Standing Figurine, 800/400 B.C.
Green hornfels and cinnabar
H. 30.2 cm (11 7/8 in.)
Ada Turnbull Hertle Fund, 1971.314
In the tropical Gulf Coast lowlands of southern Veracruz and Tabasco, between 900 and 400 B.C., powerful Olmec rulers constructed imposing ceremonial capitals with earthen pyramids, platforms, and open courtyards. These centers commanded surrounding communities and regional resources, and developed far-ranging trade routes for rare and valuable materials. Olmec archaeological sites such as San Lorenzo and La Venta feature monumental basalt sculptures such as tabletop thrones carved with mythological imagery as well as colossal portrait heads of rulers. At La Venta, thousands of serpentine blocks were also deposited beneath the floors of the open courtyards. Other offerings consist of small-scale, beautifully carved figurines, implements, masks, and related ritual paraphernalia made of jadeite, hornfels, or serpentine. These deposits commemorated rulers and their achievements. Because metal tools were unknown in Mexico until approximately A.D. 800 and were not widely used until after the Spanish conquest in 1521, artists employed hard stones, cords and sand, hand pump drills with stone points, and months of patient polishing to create such pieces.
This standing figurine—with its smooth, simplified, and rounded torso, limbs, and facial features—reflects the sophisticated style of the Olmec heartland. The sculpture is thought to have been found by the Coatzacoalcos River in the 1960s, when a major dam flooded the valley. A group of similar figurines excavated in La Venta points to the symbolic purpose for which such sculptures were intended. The group (known as Offering 4, from Complex A) consists of sixteen figurines and six posts. Four figures are arranged in single file, as if walking in line toward a central figure; ten others stand to one side, with a single eroded basalt figure opposite them, his back to the posts. It is not known exactly what this ensemble commemorates, though the scene may depict the very event for which it would have served as an offering. This may well have been a rite of passage for young aristocratic postulants entering an administrative office or a priestly, military, or trade profession. Such rites were of crucial importance and were often celebrated at auspicious times of transition such as equinoxes and solstices, as determined by a divinatory calendar.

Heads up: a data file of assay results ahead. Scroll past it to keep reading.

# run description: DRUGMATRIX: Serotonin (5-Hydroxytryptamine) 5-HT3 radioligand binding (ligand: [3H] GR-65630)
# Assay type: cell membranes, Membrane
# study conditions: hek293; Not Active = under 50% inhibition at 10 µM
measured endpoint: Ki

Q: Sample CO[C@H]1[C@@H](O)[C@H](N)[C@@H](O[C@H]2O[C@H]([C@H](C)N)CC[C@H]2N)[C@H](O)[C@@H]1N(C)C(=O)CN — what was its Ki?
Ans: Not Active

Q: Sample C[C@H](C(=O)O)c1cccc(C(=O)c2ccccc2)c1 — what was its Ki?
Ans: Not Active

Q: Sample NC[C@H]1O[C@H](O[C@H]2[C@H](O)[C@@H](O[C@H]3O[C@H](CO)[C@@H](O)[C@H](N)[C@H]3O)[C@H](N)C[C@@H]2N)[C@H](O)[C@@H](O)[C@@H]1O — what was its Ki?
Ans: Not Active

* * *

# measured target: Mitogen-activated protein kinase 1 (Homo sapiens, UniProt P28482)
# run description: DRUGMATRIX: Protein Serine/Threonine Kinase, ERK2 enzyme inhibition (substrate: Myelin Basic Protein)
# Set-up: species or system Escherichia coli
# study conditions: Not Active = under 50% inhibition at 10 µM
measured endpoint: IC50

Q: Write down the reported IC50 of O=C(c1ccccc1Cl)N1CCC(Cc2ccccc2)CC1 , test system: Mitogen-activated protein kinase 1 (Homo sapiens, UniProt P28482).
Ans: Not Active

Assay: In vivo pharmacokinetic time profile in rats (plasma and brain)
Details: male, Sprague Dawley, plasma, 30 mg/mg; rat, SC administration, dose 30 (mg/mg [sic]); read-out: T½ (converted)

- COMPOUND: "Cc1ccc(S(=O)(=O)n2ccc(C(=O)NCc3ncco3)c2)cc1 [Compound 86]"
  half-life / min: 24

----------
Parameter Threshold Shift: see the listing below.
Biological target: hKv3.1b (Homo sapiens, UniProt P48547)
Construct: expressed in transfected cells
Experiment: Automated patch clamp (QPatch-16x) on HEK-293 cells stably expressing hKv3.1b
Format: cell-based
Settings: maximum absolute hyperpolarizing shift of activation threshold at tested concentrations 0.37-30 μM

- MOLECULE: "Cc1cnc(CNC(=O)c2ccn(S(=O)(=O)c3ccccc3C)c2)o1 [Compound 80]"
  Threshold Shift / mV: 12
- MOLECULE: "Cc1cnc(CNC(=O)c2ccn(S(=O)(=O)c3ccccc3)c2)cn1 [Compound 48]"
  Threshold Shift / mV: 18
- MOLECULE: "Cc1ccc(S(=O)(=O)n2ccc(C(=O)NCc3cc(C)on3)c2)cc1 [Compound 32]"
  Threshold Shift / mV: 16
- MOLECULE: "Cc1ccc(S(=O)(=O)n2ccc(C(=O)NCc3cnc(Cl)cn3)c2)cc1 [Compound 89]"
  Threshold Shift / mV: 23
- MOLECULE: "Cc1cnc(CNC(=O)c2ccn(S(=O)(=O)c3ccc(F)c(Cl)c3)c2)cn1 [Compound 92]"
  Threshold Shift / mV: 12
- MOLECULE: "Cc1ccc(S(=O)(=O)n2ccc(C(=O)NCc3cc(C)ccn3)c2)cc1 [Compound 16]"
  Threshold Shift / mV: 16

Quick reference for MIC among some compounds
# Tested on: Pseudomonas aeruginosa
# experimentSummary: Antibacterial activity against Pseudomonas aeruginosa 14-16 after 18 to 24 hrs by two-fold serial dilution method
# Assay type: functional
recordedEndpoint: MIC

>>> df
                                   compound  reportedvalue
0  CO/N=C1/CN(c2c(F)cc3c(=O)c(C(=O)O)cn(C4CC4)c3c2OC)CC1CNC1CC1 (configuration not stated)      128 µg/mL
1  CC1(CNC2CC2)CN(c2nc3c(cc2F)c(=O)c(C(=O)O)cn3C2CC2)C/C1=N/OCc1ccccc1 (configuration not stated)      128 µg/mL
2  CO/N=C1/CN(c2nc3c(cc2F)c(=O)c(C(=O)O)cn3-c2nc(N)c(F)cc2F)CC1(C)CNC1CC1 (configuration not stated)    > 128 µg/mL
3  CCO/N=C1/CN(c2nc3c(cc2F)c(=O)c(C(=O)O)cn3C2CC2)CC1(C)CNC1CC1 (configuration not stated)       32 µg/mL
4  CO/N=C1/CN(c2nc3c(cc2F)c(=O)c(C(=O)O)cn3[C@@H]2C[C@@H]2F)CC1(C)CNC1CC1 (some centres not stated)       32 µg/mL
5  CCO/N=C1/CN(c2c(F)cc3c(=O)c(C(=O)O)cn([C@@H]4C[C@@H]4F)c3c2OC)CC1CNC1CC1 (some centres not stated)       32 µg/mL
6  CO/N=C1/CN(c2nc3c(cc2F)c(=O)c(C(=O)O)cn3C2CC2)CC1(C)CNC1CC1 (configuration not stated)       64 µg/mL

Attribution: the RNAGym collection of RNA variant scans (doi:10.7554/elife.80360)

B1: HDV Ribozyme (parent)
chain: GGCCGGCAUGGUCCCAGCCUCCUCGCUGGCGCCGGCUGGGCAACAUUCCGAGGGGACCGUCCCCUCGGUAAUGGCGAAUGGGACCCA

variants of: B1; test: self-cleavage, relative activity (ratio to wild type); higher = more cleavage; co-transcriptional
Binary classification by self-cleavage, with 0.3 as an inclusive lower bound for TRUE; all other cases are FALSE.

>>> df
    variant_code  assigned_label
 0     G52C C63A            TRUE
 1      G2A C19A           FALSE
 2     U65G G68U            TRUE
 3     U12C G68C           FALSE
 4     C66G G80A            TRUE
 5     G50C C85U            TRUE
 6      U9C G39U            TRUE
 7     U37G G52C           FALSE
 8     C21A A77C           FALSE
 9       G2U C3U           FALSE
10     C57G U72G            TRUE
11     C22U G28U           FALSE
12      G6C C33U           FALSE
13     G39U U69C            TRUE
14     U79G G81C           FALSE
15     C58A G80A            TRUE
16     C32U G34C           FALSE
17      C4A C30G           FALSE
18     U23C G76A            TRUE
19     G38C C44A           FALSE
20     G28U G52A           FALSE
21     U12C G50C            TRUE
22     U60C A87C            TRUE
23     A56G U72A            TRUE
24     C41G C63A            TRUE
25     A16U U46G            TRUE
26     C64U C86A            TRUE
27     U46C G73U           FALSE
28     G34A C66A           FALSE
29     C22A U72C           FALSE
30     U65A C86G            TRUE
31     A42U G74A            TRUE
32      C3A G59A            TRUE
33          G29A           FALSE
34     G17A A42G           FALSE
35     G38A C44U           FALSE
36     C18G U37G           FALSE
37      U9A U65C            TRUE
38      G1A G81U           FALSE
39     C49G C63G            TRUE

– Entry, Ballplayers, Gods, and Rainmaker Kings, 2013), pg. 17
In the Gulf Coast lowlands of Veracruz and Tabasco between 900 and 400 B.C., Olmec rulers built cities with ceremonial earthen pyramids, platforms, and plazas. Monumental sculptures depict rulers and mythological themes, while small-scale figurines and related works commemorate important events. This figurine was found near the Coatzacoalcos River during the 1960s. It is carved in the style of figurines from a ritual offering at the major capital La Venta. These may have marked a rite of passage, when young men were initiated into office as rulers, warriors, priests, or traders in the stratified Olmec society.– Permanent collection label